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The Potty Programmer
By Chris Jenkins
Published on 09/20/2006
Tony Crowther says he wants to be famous, and he's going the right way about it. His games for Alligata and recently Gremlin Graphics have set new standards for playability, graphics and invention, and characters like Monty Mole and Potty Pigeon are following on from the successes of the earlier Blagger, Loco and Killer Watt.

Tony Crowther

From Alligata to Gremlin Graphics, Tony Crowther has blazed a trail of original and highly playable games. Chris Jenkins pins down the man behind Potty Pigeon and Monty Mole.

Tony Crowther says he wants to be famous, and he's going the right way about it. His games for Alligata and recently Gremlin Graphics have set new standards for playability, graphics and invention, and characters like Monty Mole and Potty Pigeon are following on from the successes of the earlier Blagger, Loco and Killer Watt. But the financial rewards of being a programming mega-star bring with them the complications of contractual wheeling and dealing. "I just don't get a penny for the games I wrote for Alligata - I signed a contract at Christmas, and in all the excitement I didn't realise that one of the clauses meant that I only got royalties for my Alligata games while I worked for the company. Now that I've moved to gremlin Graphics I won't be getting anything."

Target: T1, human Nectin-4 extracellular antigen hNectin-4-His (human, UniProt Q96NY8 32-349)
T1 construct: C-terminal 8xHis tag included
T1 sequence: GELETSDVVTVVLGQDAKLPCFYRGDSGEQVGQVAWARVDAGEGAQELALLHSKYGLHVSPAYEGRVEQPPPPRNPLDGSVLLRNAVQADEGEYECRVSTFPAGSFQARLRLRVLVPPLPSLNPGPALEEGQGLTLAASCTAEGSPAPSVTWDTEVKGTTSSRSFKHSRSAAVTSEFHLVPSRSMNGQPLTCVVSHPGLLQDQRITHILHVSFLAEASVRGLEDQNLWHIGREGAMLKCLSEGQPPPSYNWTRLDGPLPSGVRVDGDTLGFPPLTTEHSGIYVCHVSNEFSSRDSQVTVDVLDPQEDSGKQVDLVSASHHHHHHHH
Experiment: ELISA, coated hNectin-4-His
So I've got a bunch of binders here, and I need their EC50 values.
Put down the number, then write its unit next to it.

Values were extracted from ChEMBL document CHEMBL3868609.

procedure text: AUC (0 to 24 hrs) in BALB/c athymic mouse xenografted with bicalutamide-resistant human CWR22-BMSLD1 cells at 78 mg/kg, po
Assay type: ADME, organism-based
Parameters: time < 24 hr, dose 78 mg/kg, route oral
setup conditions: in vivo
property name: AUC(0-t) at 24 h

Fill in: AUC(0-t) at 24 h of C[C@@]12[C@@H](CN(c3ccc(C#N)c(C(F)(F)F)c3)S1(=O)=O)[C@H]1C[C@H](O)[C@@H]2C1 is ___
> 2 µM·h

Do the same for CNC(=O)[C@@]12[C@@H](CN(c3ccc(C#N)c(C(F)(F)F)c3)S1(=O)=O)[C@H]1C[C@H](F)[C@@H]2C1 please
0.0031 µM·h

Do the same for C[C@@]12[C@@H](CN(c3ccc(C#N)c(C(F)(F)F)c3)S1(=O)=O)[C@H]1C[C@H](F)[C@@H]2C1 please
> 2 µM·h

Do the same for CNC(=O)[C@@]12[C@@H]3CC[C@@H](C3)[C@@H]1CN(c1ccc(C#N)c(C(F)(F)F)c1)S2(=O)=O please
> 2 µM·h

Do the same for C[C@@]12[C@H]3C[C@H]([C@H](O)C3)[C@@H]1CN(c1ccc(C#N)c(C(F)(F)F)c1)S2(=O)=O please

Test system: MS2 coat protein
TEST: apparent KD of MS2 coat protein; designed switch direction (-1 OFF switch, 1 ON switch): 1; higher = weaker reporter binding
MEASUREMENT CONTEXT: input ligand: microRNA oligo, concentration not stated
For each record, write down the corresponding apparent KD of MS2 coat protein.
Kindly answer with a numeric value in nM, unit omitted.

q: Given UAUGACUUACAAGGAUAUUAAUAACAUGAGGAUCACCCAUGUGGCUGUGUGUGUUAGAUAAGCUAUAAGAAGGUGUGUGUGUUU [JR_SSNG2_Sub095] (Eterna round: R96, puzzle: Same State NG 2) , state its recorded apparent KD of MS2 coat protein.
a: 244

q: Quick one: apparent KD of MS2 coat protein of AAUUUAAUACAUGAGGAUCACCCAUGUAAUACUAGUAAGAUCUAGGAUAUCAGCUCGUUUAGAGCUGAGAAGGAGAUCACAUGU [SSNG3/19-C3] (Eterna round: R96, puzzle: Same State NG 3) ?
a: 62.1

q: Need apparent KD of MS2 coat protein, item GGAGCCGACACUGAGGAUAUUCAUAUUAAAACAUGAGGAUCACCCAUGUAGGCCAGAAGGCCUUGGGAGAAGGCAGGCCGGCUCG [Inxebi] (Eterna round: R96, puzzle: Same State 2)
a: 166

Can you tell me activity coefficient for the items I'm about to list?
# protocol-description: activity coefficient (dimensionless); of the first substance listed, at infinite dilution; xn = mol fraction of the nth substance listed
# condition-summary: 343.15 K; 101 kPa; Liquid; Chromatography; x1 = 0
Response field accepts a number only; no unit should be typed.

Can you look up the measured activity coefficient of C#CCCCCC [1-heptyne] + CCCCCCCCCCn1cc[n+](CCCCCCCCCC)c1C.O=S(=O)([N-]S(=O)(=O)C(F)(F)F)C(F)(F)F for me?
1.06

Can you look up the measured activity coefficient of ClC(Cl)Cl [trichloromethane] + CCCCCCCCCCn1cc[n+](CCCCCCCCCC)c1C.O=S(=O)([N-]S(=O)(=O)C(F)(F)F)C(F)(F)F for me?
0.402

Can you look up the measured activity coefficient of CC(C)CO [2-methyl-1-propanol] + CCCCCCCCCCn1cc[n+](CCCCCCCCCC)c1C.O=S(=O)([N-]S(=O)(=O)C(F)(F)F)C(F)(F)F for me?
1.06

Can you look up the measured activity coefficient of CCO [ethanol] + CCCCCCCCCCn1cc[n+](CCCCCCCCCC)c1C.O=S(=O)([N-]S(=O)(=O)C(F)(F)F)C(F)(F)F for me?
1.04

Tony's programming career started in educational software - "I'd used a BBC in school, and bought myself a Vic and taught myself programming. This was when I was 16. I went through Basic programming and taught myself machine code using cartridge based assemblers - I couldn't work out what I was doing some of the time, but it was working!"

Commodore Vic 20
Vic 20 by Commodore Business Machines

Blagger Advert
Blagger by Alligata Software